EDUCATION will soon have to fine students who take long periods of time, suggests would-be minister Bruins

EDUCATION will soon have to fine students who take long periods of time, suggests would-be minister Bruins

Hearings with potential ministers are a new tradition in the House of Representatives. Ebo Bruins, a former Christian Union MP and now the intended successor to Education Minister Robert Dijkgraaf, was also questioned on behalf of the National Security Council, on Thursday afternoon. He comes up with an interesting reading of the main lines agreement.

In this Approves PVV, VVD, NSC and BBB have agreed that students who are late for more than a year will pay an additional tuition fee of three thousand euros. This is called in jargon the nominal duration of study plus one year. A four-year bachelor’s degree can take five years and a one-year master’s degree can take two years. Then tuition fees will rise significantly.


This measure should be seen primarily as a reduction, as the new coalition parties have already made clear. This means that educational institutions simply receive a lower contribution from the government and can recover this money from their students in the long run.

The question now is: He should to To be allowed to Do institutions impose this discount on students in the long term? The Bruins proposed the latter on Thursday. “As I read the framework agreement, the institutions’ contribution will decrease, so it is clear that the institution will actually demand a higher contribution from the student if he or she studies for longer than the nominal plus one,” he said.

With the previous late student fine from 2012 being canceled a few months later, Colleges and universities had no choice. The increased tuition fees are set by law.

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Responsible institutions

In the Bruins Lecture, Hague is passing the hot potato to educational institutions this time. They can no longer hide behind the law in resolving the many dilemmas posed by the late school fine. For example, how do you deal with part-time workers? Is the transitional year considered an academic year? Above all: Do you want to spare students learning difficulties or with little money?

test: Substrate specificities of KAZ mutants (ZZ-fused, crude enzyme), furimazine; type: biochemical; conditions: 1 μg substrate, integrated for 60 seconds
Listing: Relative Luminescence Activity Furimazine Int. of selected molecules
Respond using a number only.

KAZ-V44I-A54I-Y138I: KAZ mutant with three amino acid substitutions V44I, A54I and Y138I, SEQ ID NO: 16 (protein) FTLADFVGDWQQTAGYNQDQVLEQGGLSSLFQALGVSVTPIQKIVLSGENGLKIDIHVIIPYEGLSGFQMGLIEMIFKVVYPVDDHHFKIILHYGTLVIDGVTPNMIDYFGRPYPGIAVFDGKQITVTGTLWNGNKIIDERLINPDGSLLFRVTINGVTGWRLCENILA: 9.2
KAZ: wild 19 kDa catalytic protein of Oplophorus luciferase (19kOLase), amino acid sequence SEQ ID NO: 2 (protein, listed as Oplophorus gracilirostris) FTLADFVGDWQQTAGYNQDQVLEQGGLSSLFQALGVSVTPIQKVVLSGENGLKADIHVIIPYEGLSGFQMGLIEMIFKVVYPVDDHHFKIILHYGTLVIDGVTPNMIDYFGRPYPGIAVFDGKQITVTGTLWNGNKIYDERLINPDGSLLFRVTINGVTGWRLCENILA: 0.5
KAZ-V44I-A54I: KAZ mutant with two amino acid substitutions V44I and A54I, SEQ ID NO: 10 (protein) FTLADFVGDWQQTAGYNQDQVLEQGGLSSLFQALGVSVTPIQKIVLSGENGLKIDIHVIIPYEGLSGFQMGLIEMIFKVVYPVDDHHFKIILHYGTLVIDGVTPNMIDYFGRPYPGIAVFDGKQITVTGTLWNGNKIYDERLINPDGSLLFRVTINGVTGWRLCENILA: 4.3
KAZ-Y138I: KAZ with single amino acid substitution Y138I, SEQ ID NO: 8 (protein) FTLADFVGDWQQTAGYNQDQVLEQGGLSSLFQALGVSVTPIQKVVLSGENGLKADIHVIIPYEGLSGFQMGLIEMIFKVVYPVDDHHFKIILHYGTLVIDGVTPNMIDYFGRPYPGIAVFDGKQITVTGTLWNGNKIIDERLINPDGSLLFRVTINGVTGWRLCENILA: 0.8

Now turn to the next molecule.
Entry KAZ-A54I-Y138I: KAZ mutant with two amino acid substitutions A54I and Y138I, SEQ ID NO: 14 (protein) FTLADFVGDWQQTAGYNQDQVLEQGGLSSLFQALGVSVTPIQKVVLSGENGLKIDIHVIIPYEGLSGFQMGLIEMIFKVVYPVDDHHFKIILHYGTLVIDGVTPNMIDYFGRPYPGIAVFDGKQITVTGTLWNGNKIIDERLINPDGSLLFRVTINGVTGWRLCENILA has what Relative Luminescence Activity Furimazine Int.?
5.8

Bruins stressed that institutions must take the necessary measures themselves. According to him, they “have the responsibility to ensure that students obtain their degree within a reasonable period of time.”

D66’s Jan Paternot wanted to deal with the new minister immediately during the hearing. If we could make the cuts differently, is there still room for debate about a late student fine? Bruins suggested exceptions are possible, but he wants to talk about it with his officials first.

Young scientists

The intended minister received critical questions from the opposition about the research cuts contained in the main agreement. He explained that he would simply do so, just as the late student had done.

In response to a question about the possibility of layoffs among young scientists as a result of supporting the sector’s plans DisappearsBruins responded that there is a limit to how many young people can grow within a university. He said he wanted to make sure “scientists have a fair chance at a thriving scientific career.”


What does he want to do as minister first? The Bruins didn’t have to think about this for long: “Addressing excessive internationalization.” His predecessor, Dijkgraaf, introduced a bill to combat the Anglicization of education. “I’m going to keep it going,” Bruins said.

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By adopting the delicate Digitgraph Bill, it does not appear to be completely closing the door on foreign students. Although the bill also offers a lot room To take more stringent measures if necessary.

Academic freedom

The Bruins also want more stable funding for colleges and universities, so smaller courses can survive more easily. This is a widely shared desire in the House of Representatives. He also wants to continue the idea of ​​Dijkgraaf fans. He believes that vocational education is important: “We need professionals and that is what I want to work on.”

Regarding the pro-Palestinian protests, Bruins said he cherishes the freedom to demonstrate. Earlier in the session, he affirmed: “As minister I will protect the rule of law, protect freedom of education, protect academic freedom, and protect freedom of the press.” “I support that and will not budge one inch.”

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